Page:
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The Gender Gap in Computing


Girls Schools


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The Problem

Girls aren't interested in technology.

Why? Because most girls equate computing with geeky boys sitting in front of computer monitors all day playing games or programming. That seems like a pretty boring activity which is not worth getting involved with. They don't see the possibilities which technology offers. They don't understand the excitement of exploring and creating new worlds because we parents don't insist that our schools present the opportunity attractively.

The Fix

  • Encourage girls to explore technology by providing appealing activities.
  • Retain their interest by designing courses which appeal to girls.
  • Inspire girls to pursue careers in technology by providing attractive role models.

We can connect with girls by making technology appealing and useful in their lives. Girls adore their cell phones and iPods. So courses in digital photography and recording are the logical first step. Then stimulate their interest in Web design and video production. After they will see that the possibilities are virtually limitless.

Girls Don't Want To Be Geeks

Tech-Savvy points out that girls are not interested in programming. It further places the blame squarely at the feet of institutions and faculties which refuse to be proactive in making computer science more accessible and appealing to both genders. In other words, if we want to get girls to attend computer camps, Saturday camps or after school technology activities, we have to design them with girls' interests in mind.

Current Status


Many subtle roadblocks discourage girls from entering the male dominated world of technology. Gender stereotyping is one barrier girls can encounter in school. Some teachers and administrators still send subtle signals indicating that girls should take home economics or art history as opposed to learning technology or advanced sciences. The issue of career paths builds on that very limited stereotype. If you subscribe to that point of view, then suitable careers for women are nursing or teaching. This kind of thinking prevents girls from getting the training which will ensure them high paying technology-related jobs in later life. What are the teachers in your daughter's school doing to encourage your child to pursue whatever field she chooses?

The AAUW Educational Foundation Commission on Technology, Gender, and Teacher Education takes aim at this prejudice with the following findings:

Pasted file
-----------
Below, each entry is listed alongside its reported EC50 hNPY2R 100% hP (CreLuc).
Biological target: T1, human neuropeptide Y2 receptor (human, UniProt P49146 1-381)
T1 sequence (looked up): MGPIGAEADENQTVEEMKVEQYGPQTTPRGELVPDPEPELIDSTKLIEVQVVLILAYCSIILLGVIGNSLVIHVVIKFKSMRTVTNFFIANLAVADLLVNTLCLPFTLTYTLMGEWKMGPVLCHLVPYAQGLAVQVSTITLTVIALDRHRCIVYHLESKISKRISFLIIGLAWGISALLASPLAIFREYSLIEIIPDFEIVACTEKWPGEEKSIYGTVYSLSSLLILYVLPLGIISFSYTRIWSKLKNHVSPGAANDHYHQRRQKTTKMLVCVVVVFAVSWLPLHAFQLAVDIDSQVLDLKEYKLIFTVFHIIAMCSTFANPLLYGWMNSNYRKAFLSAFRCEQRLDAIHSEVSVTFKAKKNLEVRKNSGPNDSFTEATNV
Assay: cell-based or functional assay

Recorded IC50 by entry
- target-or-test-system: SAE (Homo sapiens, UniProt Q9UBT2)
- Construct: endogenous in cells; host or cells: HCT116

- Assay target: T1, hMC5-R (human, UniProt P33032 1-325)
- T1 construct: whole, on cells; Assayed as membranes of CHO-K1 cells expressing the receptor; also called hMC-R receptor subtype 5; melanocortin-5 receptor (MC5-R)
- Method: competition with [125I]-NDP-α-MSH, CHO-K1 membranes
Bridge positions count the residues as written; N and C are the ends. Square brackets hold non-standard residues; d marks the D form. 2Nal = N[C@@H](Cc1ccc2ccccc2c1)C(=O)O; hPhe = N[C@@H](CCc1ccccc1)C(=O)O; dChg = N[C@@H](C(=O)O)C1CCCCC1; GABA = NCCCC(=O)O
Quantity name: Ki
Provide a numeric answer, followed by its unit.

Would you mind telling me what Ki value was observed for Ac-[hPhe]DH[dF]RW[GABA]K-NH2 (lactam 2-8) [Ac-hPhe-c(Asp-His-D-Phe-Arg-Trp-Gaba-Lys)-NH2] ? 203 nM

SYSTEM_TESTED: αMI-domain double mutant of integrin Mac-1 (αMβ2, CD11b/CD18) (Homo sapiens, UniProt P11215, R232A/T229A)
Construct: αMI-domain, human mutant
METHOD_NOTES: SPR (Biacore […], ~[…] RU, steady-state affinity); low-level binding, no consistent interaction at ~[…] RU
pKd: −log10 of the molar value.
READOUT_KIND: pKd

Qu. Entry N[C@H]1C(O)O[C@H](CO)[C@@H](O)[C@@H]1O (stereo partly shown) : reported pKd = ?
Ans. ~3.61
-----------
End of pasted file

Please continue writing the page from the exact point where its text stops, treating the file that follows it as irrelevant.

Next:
"Girls are an untapped source of talent to lead the high-tech economy and culture. Curriculum developers, teachers, technology experts, and schools need to cultivate girls' interest by infusing technology concepts and uses into subject areas ranging from music to history to the sciences in order to interest a broader array of learners."

"The commission makes it clear that girls are critical of the computer culture, not computer phobic. Instead of trying to make girls fit into the existing computer culture, the computer culture must become more inviting for girls."

Women make up more than half of the work force yet hold only 28% of technology positions. We need to attract women to technology to relieve our shortage of skilled workers. The technology industry has been screaming for several years now that it needs more skilled programmers and other technology professionals. Instead of raising the H1-B Visa ceiling, Congress should invest in the future of American technology by proactively training and encouraging women to enter the technology job force.

Initiatives such as GirlStart.org, GirlsGoTech and GirlTech.com are steps in the right direction.


"When students see people like themselves in a field, they are much more likely to create goals for themselves within that field because it appears more accessible. Women students need exposure to women with a variety of lifestyles who are successful in SME fields so they can believe science is accessible to all, especially people like themselves." - Achieving Gender Equity in Science Classrooms

Positive Role Models And Constant Encouragement.

When my mother was growing up back in the 20's and '30's in Canada, the best a women in business could hope to be was a secretary or a stenographer. Or you trained to be a nurse or a teacher. Those were considered respectable professions. If a women had means, it was a different matter, of course. My grandmother Gladys Kennedy had financial independence, and I shall never forget her 'take charge' attitude which resulted from that freedom. Why, she even was one of the first women to drive an automobile in Montreal back in 1914! She frankly didn't give a damn what anyone thought as long as she enjoyed doing whatever it was she decided to do!

Fast forward to this century! Everywhere you look girls have terrific role models. Women are pilots, women are bank presidents, our Attorney General and Secretary of State have been women, and so on. We need to coalesce of all these wonderful examples into a nationwide crusade to empower girls to become whatever it is they wish to become. Let the sky be the limit! Insist that your child's school reinforce your wishes.

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